Habitat

Tropical moist and humid forest, cloud forest; climbing hemiepiphytes, usually on tree trunks, also on rocks or ground (M. deliciosa).

Distribution

Mexico to Trop. America.

Mexico to Brazil and Bolivia.

Distribution Map

 
  • Native distribution
  • Introduced distribution
Specimens
Found in
  • Northern America Mexico Mexico Central
  • Mexico Gulf
  • Mexico Northeast
  • Mexico Southeast
  • Mexico Southwest
  • Southern America Brazil Brazil North
  • Brazil Northeast
  • Brazil South
  • Brazil Southeast
  • Brazil West-Central
  • Caribbean Leeward Is.
  • Netherlands Antilles
  • Trinidad-Tobago
  • Windward Is.
  • Central America Belize
  • Costa Rica
  • El Salvador
  • Guatemala
  • Honduras
  • Nicaragua
  • Panamá
  • Northern South America French Guiana
  • Guyana
  • Suriname
  • Venezuela
  • Western South America Bolivia
  • Colombia
  • Ecuador
  • Peru
Introduced into
  • Africa Middle Atlantic Ocean Ascension
  • Western Indian Ocean Seychelles
  • Pacific South-Central Pacific Society Is.
  • Southern America Caribbean Puerto Rico

  Bibliography

  • 1 Mayo, S.J. & Andrade, I.M. Monstera of Bahia - Basic Data Matrix . (2014).
  • 2 Mayo, S.Joseph & Andrade, I.M. A morphometric and taxonomic study of Monstera (Araceae) in Bahia, Brazil. Feddes Repertorium 124, 24 p. (2014).
  • 3 Govaerts, R. & Frodin, D.G. (2002). World Checklist and Bibliography of Araceae (and Acoraceae): 1-560. The Board of Trustees of the Royal Botanic Gardens, Kew.
  • 4 Gardens, K.""Royal Bot World Checklist of Selected Plant Families. (2008).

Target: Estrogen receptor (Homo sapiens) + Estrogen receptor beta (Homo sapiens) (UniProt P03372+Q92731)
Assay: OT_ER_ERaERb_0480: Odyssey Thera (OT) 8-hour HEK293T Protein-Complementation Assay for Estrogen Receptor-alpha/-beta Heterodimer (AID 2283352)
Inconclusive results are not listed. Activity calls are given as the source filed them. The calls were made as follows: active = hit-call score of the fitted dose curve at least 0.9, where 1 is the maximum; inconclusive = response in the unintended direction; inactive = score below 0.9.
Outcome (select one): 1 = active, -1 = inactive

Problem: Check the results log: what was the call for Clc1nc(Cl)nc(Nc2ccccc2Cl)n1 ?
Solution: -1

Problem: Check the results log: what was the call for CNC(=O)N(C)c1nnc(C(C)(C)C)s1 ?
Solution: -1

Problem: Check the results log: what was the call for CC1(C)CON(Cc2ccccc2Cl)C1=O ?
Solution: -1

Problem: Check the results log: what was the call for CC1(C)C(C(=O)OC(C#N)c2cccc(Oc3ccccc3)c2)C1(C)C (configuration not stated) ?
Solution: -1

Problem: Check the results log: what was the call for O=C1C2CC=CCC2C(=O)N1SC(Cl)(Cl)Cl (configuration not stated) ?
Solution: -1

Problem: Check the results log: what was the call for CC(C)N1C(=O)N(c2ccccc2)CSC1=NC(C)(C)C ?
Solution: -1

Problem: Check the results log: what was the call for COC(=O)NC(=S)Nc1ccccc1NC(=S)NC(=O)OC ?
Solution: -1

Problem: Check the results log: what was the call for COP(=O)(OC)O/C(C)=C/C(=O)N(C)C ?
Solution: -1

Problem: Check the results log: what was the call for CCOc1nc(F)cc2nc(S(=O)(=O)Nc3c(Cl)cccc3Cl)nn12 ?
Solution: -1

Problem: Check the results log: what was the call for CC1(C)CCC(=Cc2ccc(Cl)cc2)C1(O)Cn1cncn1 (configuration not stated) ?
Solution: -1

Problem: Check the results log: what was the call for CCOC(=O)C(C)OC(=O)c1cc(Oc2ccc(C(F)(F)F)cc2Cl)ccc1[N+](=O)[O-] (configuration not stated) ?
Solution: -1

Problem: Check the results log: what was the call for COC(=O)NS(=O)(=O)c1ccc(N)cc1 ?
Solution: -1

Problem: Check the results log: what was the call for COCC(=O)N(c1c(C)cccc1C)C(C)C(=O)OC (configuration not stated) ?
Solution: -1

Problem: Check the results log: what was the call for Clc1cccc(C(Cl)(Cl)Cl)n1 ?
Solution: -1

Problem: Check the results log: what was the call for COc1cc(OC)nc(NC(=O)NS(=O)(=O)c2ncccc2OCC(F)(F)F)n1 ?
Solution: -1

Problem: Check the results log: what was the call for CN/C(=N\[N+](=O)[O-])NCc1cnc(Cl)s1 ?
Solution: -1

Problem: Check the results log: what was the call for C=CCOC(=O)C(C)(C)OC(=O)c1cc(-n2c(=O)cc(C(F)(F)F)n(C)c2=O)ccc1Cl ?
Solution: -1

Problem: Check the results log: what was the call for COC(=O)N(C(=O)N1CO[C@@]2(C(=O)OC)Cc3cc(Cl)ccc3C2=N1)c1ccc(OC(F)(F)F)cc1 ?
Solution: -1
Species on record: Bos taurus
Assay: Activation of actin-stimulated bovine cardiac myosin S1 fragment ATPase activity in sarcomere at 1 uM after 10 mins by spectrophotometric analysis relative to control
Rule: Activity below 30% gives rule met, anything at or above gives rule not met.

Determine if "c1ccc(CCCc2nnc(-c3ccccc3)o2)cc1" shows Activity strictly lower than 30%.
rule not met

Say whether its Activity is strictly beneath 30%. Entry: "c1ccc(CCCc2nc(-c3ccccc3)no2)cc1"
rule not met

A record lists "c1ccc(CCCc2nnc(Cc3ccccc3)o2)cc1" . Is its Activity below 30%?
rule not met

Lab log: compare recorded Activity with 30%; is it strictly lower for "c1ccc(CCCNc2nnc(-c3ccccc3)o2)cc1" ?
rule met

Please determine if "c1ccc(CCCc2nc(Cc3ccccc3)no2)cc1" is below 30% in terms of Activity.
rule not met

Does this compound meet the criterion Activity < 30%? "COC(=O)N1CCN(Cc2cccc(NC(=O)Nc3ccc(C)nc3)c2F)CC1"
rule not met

• 5 Mayo, S.J., Bogner, J. & Boyce, P.C. The Genera of Araceae. (Royal Botanic Gardens Kew: 1997).

 Information From

CATE Araceae
http://araceae.e-monocot.org
Haigh, A., Clark, B., Reynolds, L., Mayo, S.J., Croat, T.B., Lay, L., Boyce, P.C., Mora, M., Bogner, J., Sellaro, M., Wong, S.Y., Kostelac, C., Grayum, M.H., Keating, R.C., Ruckert, G., Naylor, M.F. and Hay, A., CATE Araceae, 14 Dec 2011 . 17 Dec 2011.
  • A All Rights Reserved
Global Biodiversity Information Facility
http://data.gbif.org
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eMonocot
http://e-monocot.org
eMonocot. (2010, 1st November). Retrieved Wednesday, 8th February, 2012, from http://e-monocot.org.
  • C Content licensed under Creative Commons Attribution-NonCommercial-ShareAlike 3.0 Unported License
World Checklist of Selected Plant Families
http://apps.kew.org/wcsp/
WCSP 2014. 'World Checklist of Selected Plant Families. Facilitated by the Royal Botanic Gardens, Kew. Published on the Internet; http://apps.kew.org/wcsp/ Retrieved 2011 onwards